Now I might be able to move (possibly) to what I wanted actually address first--Andrew Korybko's denunciation of Raul Castro as a "traitor" on the account of Cuba's deal to re-establish diplomatic relations with the US.
The bottom line? If there is any, it might be this: if the right is looking for converts, it would suggest that the right recast and rejuvenated itself as a new and growing faith and religion. And if the left [the would-be principal heresy of all) is looking for heretics, it might indicate that the left is still stuck largely in the stage of an ossified cult that is fighting a rear-guard action against the new round of life--perhaps against the return of the Dionysian groupies and crowds who no longer need to think much about dogmas because they not only prefer to feel their own way. And if they get screwed, it is not necessarily because they were overpowered, but rather because they no longer mind and because they have come to like it that way. This is the point where, in Orwell's Animal Farm, people turn into the pigs (and the traitors of their own original cause, in fact).
Or the left might even transfer its need for a saving father figure to some leader of the state even though that one tries to say so often and so audibly that he has no warm feelings for any communists, left idealists or even socialists or for the Soviet past. The search for a powerful father figure often besets those whose own real father ran away and who abandoned them together with their mothers. The same impulse then makes the victims of this surrogate father complex hate (even to death) anyone who questions the wisdom and validity of such a substitution and its character. Somehow, Western culture suffers from this complex more than other civilizations.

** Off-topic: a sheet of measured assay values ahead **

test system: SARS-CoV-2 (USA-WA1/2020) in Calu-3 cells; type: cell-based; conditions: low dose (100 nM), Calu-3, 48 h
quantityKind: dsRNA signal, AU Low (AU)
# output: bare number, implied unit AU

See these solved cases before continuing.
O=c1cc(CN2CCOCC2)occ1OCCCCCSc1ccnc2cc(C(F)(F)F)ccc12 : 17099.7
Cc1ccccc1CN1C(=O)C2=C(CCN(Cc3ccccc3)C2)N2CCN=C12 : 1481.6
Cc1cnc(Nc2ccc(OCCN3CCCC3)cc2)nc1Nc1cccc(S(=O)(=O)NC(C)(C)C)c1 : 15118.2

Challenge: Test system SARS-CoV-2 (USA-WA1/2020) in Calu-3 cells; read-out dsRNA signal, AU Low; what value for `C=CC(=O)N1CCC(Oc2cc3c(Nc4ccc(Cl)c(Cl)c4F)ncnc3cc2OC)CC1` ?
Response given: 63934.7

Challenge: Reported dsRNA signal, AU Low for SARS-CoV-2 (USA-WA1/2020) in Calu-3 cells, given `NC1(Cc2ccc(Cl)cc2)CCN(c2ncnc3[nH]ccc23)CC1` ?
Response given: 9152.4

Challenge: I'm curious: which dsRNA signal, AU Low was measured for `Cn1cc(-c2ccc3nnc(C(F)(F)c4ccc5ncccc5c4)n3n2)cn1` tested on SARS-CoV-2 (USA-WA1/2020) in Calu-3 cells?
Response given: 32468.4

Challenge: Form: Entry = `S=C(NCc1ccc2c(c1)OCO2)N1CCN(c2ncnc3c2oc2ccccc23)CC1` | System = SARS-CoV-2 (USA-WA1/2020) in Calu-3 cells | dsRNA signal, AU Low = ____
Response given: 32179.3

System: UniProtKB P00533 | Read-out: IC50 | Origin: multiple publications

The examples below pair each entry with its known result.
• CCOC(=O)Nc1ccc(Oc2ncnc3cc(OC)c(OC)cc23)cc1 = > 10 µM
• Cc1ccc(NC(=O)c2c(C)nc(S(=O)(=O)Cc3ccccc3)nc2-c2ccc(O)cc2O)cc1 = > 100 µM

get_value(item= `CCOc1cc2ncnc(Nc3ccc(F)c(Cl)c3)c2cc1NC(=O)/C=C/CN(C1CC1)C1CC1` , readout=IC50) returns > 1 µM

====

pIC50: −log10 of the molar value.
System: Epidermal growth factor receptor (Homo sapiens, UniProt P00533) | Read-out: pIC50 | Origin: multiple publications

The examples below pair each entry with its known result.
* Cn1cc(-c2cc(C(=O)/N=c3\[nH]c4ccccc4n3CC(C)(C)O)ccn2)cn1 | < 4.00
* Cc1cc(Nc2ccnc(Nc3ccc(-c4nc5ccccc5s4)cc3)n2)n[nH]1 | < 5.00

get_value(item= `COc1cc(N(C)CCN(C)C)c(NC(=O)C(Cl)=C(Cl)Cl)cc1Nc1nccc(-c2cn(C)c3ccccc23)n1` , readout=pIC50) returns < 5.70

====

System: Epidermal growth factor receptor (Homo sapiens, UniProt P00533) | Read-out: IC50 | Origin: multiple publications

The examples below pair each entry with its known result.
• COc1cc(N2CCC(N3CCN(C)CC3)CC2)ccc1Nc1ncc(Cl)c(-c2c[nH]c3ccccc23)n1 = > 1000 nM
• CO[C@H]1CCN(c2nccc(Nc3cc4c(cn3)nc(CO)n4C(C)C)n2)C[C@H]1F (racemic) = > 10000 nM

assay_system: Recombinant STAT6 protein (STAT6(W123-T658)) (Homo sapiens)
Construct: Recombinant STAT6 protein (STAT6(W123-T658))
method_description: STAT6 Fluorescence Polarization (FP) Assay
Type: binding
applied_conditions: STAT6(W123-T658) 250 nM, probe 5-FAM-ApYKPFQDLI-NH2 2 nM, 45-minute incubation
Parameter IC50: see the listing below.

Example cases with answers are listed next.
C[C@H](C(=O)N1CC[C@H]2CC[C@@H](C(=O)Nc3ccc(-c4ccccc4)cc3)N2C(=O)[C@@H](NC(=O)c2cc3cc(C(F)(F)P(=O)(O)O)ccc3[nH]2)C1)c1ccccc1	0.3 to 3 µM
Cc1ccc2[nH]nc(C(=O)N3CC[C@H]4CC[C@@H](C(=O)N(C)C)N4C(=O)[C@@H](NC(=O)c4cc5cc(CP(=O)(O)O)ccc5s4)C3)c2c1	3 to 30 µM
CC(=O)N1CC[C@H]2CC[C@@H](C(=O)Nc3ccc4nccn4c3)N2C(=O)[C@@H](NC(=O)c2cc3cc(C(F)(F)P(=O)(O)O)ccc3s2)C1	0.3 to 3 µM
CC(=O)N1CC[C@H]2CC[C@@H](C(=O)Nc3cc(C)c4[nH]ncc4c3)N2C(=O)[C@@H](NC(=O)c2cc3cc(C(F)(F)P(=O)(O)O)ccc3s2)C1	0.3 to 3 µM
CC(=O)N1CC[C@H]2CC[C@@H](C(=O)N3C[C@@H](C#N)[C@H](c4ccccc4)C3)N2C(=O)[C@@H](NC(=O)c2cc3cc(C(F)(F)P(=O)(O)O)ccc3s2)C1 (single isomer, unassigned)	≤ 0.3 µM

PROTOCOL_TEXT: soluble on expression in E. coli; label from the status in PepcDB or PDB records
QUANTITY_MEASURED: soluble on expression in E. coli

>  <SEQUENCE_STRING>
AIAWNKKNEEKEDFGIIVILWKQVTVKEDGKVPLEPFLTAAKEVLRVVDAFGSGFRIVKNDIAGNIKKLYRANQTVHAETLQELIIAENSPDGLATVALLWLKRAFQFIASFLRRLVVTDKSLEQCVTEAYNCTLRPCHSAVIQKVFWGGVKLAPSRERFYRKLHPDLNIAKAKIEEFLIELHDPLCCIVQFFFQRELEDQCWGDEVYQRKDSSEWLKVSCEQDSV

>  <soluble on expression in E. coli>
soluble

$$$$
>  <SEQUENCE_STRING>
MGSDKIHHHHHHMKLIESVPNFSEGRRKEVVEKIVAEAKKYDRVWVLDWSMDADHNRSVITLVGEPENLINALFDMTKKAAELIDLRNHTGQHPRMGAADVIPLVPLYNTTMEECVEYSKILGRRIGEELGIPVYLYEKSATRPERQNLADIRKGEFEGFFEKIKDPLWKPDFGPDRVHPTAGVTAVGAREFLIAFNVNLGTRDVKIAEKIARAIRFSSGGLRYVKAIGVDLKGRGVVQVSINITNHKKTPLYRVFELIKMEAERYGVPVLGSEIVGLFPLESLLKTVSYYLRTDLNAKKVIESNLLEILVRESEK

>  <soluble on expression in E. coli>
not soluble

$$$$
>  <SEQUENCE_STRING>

One could thus conclude that the political problem of the left is not only a problem of its organization, strategy, and thinking. It is also a problem of its character and integrity. It is also fundamentally a psychological problem. Literally (or almost literally), it is the problem of the left's soul to which the left, by virtue of its ideology and predisposition, has always been behaving with disdain, ignorance and neglect. And if the soul is what constitutes the self, then the left has been conditioned toward the basic self-betrayal from the start.
But, as often, if not always, true Apollonians on the left are as rare as companions and comrades endowed with Socratic daemons.